It’s not often that I report on something without having exact information surrounding it, but I have stumbled upon something that could be very exciting for fans of historical film epics. When the 150th anniversary of the Civil War came around, a director’s cut of Gods and Generals was finally released after such a long period of time that people had given up hope we would ever see it. Another recent historical film, The Alamo (2004), has also gone many years without even so much as a Blu-Ray release, much less a release of the director’s cut version. With the 175th anniversary of the siege and battle of the Alamo commemorated last year, one would have thought it was a now-or-never type situation, but we heard nothing, not even a whisper. All hope died down yet again…until now. According to Blu-Ray.Com, there is in fact a movie titled The Alamo being released (date and intricate details TBA), but there is some conflicting information as to exactly which film it is. If you visit the page, you will notice that the technical information (production company, year, running time, etc) are for the 2004 John Lee Hancock version, while the cast listed is for the 1960 epic directed by and starring John Wayne. Neither film has ever been released in this format, so it’s anyone’s guess at to which one is coming out now, unless you want to fantasize about a combo pack, which would make everyone happy.
Both films took entirely different approaches to the Alamo story (one was historically accurate and gritty, the other was grand Hollywood flair at its finest), but both have one major thing in common: they were big-budgeted box office failures, which is the reason why they have been neglected for so long, despite Wayne’s version being nominated for seven Academy Awards (winning one), and the newer one containing one of Billy Bob Thornton’s greatest acting performances. Another similarity is that they both have director’s cuts. The original “roadshow” cut of the Wayne film ran 203 minutes, while it was cut down for normal theaters to a running time of 167 minutes, which is the version you will get on the DVD. Despite many showings of the complete cut on TCM, the reason why it has never been released to DVD is that the deleted scenes were in such bad condition that they would stick out like a sore thumb compared to the rest of the film when transfer was complete. If you take this into account, Blu-Ray would seem out of the question, but with transfer technology ever-improving, was a way finally found? If not, I see no reason for there not to be at least a release of the edited version.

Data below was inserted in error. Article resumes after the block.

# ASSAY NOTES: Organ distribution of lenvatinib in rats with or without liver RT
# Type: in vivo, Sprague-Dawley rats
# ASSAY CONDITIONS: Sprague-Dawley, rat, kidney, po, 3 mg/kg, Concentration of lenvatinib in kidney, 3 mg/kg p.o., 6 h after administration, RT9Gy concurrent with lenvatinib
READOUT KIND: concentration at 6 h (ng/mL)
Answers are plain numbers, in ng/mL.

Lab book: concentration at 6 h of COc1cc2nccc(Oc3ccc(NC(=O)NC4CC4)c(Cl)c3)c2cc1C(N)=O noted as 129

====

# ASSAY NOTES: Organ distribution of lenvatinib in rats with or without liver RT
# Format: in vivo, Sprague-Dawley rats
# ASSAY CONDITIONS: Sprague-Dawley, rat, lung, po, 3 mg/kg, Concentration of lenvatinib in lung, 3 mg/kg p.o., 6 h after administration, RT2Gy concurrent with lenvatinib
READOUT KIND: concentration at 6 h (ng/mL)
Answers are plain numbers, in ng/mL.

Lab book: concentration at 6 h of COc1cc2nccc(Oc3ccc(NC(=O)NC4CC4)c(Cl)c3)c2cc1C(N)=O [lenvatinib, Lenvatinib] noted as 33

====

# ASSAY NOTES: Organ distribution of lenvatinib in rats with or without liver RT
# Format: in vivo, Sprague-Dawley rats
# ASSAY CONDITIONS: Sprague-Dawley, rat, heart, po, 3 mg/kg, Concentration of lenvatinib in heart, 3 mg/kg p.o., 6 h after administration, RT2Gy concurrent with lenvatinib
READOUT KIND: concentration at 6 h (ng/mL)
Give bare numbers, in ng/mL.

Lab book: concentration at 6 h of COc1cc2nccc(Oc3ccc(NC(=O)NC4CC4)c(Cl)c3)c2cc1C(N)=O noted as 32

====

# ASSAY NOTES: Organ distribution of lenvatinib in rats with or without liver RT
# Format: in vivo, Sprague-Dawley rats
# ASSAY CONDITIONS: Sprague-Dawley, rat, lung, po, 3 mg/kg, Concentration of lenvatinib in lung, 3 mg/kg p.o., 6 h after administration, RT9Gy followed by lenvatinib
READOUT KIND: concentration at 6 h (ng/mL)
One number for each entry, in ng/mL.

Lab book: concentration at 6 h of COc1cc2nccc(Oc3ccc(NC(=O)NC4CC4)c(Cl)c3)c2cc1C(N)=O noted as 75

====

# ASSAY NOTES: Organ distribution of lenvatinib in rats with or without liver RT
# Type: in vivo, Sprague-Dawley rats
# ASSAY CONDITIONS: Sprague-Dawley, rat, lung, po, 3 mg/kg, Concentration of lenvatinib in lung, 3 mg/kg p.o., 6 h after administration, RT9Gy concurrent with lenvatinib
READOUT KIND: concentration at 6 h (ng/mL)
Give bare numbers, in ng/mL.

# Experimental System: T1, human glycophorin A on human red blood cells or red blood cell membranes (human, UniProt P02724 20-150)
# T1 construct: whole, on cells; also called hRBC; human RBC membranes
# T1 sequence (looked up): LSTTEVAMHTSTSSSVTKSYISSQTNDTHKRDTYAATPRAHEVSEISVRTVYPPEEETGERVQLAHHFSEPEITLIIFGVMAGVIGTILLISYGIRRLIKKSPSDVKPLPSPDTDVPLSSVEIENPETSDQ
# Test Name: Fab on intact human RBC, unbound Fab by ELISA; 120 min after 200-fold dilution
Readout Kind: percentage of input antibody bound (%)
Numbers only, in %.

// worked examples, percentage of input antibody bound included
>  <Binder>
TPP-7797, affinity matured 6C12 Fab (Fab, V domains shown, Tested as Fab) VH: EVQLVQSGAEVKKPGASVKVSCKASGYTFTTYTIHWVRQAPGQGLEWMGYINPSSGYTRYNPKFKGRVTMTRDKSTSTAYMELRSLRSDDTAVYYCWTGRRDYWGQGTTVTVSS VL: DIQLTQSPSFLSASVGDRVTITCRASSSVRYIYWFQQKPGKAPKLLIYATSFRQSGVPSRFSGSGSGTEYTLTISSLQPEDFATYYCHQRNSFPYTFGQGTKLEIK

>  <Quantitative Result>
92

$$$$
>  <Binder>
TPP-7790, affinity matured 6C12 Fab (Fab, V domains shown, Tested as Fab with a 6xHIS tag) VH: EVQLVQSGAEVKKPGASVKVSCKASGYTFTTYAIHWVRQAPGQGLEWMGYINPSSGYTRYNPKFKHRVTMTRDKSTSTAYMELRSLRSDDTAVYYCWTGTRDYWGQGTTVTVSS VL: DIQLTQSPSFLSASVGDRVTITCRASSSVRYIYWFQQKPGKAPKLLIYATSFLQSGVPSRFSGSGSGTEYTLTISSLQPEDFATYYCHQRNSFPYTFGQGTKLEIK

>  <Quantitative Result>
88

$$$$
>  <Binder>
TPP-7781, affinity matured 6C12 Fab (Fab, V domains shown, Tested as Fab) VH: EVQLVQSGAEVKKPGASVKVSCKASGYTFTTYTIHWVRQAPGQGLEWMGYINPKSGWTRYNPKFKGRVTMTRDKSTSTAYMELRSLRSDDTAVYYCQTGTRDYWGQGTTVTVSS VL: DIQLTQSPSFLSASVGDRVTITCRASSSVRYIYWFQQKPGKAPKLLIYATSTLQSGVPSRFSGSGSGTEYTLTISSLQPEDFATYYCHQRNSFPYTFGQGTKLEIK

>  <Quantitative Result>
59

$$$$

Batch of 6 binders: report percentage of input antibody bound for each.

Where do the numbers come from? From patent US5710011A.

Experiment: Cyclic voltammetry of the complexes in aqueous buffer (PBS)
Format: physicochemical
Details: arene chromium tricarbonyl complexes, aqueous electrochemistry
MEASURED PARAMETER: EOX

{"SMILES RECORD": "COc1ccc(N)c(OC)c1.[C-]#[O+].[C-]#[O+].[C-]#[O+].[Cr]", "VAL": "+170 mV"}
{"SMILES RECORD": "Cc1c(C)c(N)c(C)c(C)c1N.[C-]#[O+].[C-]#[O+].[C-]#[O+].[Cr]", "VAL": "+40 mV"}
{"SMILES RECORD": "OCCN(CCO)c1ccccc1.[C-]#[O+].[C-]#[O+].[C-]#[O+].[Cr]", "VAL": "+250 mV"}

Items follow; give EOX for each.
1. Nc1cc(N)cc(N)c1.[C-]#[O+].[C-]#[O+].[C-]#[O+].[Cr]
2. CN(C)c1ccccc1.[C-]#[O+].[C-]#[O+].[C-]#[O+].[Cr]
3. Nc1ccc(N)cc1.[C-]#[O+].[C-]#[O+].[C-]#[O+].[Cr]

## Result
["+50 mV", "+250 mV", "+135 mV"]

As for Hancock’s, the theatrical cut is 137 minutes, and while no one knows how much footage would be restored in a director’s cut, the speculation has been anywhere from 15 minutes to 45. Scenes we definitely know are missing are James Bonham’s ride back into the compound (sadly, the character played by Marc Blucas was reduced so greatly that he did not have a single line in the final cut) and more scenes of the aftermath of battle, such as what happened to Susannah Dickinson and her baby Angelina. There are also deleted scenes included on the original DVD that would no-doubt be inserted back in.
So there you have it: two films, four possible versions. Which one will be coming out? I expect more information will be forthcoming, but that could take a long time, as Blu-Ray.Com creates a page for film when the release is in its earliest stages. They have two different kinds of pages, one which is a film page (which could be for a title that does not even have a release date and might never be released) and one for actual Blu-Rays, no matter where they are in the process. As an example, Schindler’s List has had a page for nearly a year, and still no date has been posted, though we know it is definitely coming out. The Alamo definitely has a film page, so we can rest assured there. For a while, we can have ourselves a guessing game, but at least you’ll know it’s real.